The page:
A lot has changed since I wrote my first column for Bassmaster.com. I guess you could say that is an understatement. My world has done a complete 360 more than once! Despite all of the changes in the air, there is stillness and calm in the midst of it. I’ll do my best to explain that feeling here. Sometimes words just can’t capture the true feeling of an event but I am going to do my best.
As I mentioned in “How ‘Team Howell’ began,” Randy and I have been in the bass fishing business for 21 years. This past week, Randy fished his 12th Bassmaster Classic. He fished his first Classic in 1997 in Birmingham, Ala. That was the year before we actually moved to Alabama from North Carolina. I can remember then the excitement we both had. It was a turning point in his career when he qualified to fish the Classic that year. It gave both of us a sense of “we belong here” and we both knew that the career choice was right.
Passion for the sport of bass fishing is what drove him from the very beginning, and it still drives him today. As with any passion, the belief that you can do it has to be the one factor in the equation that keeps you going. I also believe that the people you surround yourself with have to have that same belief. If not, disbelief is detected easily and can affect a person mentally.
In 1997, Randy and I both believed that he could win a Classic, but I am not sure that we believed it would be that one. I can remember trying to talk ourselves into believing it, but truly inside we were more focused on doing everything right and consumed with the “Classic Hoopla” as it has been termed. Classic Hoopla is all of the stuff that is required of the anglers. At that time, it included the dinners, meetings, rules, rods and baits limitations, where to sit, where to seat family, how to dress, how to talk, early mornings, late nights, etc. The list could go on, but really you can label it as distractions that were necessary. I remember cheering for him each day; and to both of us, just being there felt like winning, or what we knew of winning.
Honestly, I do not remember where he finished in that first Classic, nor do I remember much about the next 10 Classics. What I do remember is that our belief that he could win grew with each year that he qualified for another one. The Hoopla was still very much a part of the next 11 Classics, but we grew in experience as far as what to expect each time. We became comfortable and familiar with the process. But, more importantly, since then, our faith in God has grown, and we have come to realize that He is in control. The only belief that we needed to have is that when His timing is perfect, winning would happen.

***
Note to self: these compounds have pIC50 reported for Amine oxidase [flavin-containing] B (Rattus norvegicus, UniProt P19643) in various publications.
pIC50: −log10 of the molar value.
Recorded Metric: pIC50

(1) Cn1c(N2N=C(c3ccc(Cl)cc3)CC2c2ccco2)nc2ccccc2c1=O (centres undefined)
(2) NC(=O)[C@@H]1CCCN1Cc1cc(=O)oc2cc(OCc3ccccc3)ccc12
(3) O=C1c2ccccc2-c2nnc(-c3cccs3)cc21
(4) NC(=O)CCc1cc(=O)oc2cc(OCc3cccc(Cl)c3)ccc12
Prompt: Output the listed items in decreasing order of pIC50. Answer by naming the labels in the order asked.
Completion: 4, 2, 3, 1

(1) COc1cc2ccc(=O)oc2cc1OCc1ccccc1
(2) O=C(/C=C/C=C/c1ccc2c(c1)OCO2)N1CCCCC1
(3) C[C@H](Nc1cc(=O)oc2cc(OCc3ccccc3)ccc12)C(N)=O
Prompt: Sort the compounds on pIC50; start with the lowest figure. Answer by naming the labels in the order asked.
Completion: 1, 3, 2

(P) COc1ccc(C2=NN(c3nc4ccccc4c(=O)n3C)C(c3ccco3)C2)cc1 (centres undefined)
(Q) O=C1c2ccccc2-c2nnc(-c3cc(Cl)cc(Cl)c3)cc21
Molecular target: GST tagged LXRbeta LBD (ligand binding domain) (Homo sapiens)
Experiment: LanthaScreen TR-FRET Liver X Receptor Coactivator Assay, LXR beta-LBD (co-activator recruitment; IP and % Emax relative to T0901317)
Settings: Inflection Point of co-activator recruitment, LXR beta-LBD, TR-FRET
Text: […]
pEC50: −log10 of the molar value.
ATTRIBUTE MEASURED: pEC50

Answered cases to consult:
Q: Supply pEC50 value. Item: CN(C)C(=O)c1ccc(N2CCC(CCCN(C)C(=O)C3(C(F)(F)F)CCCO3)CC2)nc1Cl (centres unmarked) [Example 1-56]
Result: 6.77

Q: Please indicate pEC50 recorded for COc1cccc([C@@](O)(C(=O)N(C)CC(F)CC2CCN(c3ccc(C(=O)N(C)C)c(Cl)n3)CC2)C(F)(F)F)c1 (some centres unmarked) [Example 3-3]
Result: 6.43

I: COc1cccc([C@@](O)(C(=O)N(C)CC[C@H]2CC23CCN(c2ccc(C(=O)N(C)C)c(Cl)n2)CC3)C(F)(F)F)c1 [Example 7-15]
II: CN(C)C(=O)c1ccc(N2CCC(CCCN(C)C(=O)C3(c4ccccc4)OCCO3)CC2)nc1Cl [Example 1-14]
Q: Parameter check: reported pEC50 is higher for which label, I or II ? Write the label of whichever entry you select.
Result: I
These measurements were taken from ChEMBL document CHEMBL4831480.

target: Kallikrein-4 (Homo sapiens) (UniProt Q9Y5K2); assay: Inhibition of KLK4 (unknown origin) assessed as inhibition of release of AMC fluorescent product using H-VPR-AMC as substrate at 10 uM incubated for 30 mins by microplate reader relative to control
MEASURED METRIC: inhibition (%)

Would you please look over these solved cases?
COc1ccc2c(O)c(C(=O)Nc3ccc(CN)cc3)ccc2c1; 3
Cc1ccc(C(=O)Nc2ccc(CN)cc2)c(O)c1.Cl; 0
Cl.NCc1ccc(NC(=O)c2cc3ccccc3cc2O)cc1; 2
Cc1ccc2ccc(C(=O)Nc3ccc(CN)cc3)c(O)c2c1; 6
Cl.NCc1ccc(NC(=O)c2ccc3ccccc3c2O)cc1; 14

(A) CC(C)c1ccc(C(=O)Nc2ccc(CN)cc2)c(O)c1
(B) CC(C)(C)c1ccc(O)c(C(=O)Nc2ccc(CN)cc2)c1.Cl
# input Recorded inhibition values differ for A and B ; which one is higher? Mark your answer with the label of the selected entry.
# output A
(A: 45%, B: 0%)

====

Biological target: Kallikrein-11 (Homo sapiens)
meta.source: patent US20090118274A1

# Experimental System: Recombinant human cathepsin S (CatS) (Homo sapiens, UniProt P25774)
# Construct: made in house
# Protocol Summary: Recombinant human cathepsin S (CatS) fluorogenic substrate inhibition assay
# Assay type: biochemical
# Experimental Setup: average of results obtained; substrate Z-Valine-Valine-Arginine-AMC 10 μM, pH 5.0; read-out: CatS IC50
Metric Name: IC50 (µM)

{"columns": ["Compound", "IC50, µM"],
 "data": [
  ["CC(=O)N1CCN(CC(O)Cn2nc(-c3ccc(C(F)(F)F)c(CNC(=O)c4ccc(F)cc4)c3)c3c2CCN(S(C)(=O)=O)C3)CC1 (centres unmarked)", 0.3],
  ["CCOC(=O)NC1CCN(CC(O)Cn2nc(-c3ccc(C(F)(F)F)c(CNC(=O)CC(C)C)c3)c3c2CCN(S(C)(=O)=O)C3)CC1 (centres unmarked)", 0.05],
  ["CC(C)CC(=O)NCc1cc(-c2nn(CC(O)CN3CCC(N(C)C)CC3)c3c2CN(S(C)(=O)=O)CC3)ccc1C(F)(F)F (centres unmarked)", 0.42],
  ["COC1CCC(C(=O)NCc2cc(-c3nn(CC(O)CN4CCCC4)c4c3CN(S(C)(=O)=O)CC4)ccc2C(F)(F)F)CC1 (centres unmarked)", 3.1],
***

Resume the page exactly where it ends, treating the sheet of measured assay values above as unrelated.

Fast forward to 2014. Randy qualified to fish his 12th Bassmaster Classic. As in years past, there is always an excitement and thankfulness we have for each qualification. However, this one felt different before it ever began. It was the same feeling we had at the 2013 Bass Pro Shops Bassmaster Northern Open he won last summer at the James River.
During the week of practice for that the Open, it was both of us had an overwhelming feeling of expectancy, confidence and faith knowing that God’s timing was perfect and it was going to work out. He won that event and not only did it build our confidence but our faith reached a new level that is hard to explain. If you had been a fly on the wall that week of the Northern Open, it would have been quite comical. There were so many distractions that took place that week that could have taken both of us out of the game if we had allowed it. But through years of experience and growing, each distraction was just another step to take, get through and keep our eye on the prize. Psalm 37:23 says that “the steps of a good man are ordered by God” and knowing this enables us to keep on keeping on through the distractions.
And then came the week of the 2014 GEICO Bassmaster Classic. The three day practice began and it appeared to be a downward spiral. Randy got a sinus infection that required an antibiotic. Unfortunately, he had taken several rounds of antibiotics in the two months prior for walking pneumonia and the crud. Because of this, his stomach suffered and he began having excruciating pain. Practice was Feb. 14-16, and he was in complete misery the entire time. I was really getting a bit concerned because the last thing a Classic angler needs is sickness. Also, he usually tells me how his practice is going, and it was NOT going great. However, he knew warmer weather was coming and he knew that things were changing. I could tell the subpar practice was not affecting his belief that things were going to get better.